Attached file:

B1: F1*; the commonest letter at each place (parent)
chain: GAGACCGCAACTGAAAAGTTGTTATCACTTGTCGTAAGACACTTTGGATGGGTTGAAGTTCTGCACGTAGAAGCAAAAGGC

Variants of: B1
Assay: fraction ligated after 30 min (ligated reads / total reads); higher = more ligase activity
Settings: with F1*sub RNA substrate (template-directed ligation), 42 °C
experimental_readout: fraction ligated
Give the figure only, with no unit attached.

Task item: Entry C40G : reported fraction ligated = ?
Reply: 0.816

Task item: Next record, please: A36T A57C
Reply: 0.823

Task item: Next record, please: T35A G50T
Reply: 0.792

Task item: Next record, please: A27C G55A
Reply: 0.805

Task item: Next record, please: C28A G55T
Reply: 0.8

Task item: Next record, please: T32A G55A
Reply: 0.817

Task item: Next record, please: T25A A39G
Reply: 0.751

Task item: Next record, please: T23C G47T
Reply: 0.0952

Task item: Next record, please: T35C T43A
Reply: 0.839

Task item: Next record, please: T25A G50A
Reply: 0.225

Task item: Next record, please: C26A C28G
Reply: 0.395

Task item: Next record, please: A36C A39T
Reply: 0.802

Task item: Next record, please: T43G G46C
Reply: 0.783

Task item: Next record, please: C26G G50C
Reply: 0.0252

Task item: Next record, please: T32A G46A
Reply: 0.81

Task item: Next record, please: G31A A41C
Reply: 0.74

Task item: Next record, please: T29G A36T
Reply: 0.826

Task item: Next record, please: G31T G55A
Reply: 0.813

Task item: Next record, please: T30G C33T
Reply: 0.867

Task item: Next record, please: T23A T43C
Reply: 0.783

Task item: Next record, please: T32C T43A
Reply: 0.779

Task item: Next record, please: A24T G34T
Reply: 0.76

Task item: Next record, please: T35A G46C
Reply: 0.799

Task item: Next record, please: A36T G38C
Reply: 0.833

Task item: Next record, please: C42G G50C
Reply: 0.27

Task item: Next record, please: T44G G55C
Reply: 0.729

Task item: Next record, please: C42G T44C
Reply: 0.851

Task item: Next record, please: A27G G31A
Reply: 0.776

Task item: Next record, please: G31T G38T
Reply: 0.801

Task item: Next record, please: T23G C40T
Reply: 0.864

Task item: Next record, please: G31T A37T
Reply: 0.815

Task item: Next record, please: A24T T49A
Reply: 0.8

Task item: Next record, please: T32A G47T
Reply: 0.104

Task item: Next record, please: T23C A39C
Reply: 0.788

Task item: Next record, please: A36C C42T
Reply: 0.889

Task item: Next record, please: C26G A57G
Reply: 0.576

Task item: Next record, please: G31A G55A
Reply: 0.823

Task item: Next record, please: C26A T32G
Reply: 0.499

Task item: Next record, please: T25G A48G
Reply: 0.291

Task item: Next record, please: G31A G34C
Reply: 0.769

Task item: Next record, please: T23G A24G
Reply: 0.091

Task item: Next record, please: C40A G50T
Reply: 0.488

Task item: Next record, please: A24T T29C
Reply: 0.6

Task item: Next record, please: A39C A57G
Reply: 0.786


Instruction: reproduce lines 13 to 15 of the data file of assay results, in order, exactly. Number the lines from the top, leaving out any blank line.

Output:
Reply: 0.792

Task item: Next record, please: A27C G55A
Reply: 0.805